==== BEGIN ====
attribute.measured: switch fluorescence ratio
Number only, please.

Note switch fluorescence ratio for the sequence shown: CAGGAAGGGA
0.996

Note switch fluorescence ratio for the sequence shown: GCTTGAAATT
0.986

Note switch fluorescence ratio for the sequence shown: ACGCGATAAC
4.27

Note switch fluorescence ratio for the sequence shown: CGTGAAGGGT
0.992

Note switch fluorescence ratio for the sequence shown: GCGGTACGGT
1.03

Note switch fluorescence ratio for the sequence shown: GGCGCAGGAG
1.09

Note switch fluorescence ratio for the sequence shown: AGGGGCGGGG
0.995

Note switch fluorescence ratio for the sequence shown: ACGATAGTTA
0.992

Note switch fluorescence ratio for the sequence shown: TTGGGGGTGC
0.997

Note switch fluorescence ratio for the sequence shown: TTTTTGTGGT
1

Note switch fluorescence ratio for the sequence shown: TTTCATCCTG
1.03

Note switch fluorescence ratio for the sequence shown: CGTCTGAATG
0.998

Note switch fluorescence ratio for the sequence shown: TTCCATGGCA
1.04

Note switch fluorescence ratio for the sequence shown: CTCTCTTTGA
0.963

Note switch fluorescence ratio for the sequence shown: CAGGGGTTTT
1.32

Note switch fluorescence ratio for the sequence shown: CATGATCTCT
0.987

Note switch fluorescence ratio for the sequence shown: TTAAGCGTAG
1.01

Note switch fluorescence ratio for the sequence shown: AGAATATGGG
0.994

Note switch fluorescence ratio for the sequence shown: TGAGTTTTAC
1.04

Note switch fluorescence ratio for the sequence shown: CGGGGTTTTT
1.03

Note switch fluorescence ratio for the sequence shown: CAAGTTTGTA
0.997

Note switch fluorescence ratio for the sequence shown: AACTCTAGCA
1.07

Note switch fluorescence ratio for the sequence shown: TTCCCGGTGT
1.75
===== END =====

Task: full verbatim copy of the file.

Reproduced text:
attribute.measured: switch fluorescence ratio
Number only, please.

Note switch fluorescence ratio for the sequence shown: CAGGAAGGGA
0.996

Note switch fluorescence ratio for the sequence shown: GCTTGAAATT
0.986

Note switch fluorescence ratio for the sequence shown: ACGCGATAAC
4.27

Note switch fluorescence ratio for the sequence shown: CGTGAAGGGT
0.992

Note switch fluorescence ratio for the sequence shown: GCGGTACGGT
1.03

Note switch fluorescence ratio for the sequence shown: GGCGCAGGAG
1.09

Note switch fluorescence ratio for the sequence shown: AGGGGCGGGG
0.995

Note switch fluorescence ratio for the sequence shown: ACGATAGTTA
0.992

Note switch fluorescence ratio for the sequence shown: TTGGGGGTGC
0.997

Note switch fluorescence ratio for the sequence shown: TTTTTGTGGT
1

Note switch fluorescence ratio for the sequence shown: TTTCATCCTG
1.03

Note switch fluorescence ratio for the sequence shown: CGTCTGAATG
0.998

Note switch fluorescence ratio for the sequence shown: TTCCATGGCA
1.04

Note switch fluorescence ratio for the sequence shown: CTCTCTTTGA
0.963

Note switch fluorescence ratio for the sequence shown: CAGGGGTTTT
1.32

Note switch fluorescence ratio for the sequence shown: CATGATCTCT
0.987

Note switch fluorescence ratio for the sequence shown: TTAAGCGTAG
1.01

Note switch fluorescence ratio for the sequence shown: AGAATATGGG
0.994

Note switch fluorescence ratio for the sequence shown: TGAGTTTTAC
1.04

Note switch fluorescence ratio for the sequence shown: CGGGGTTTTT
1.03

Note switch fluorescence ratio for the sequence shown: CAAGTTTGTA
0.997

Note switch fluorescence ratio for the sequence shown: AACTCTAGCA
1.07

Note switch fluorescence ratio for the sequence shown: TTCCCGGTGT
1.75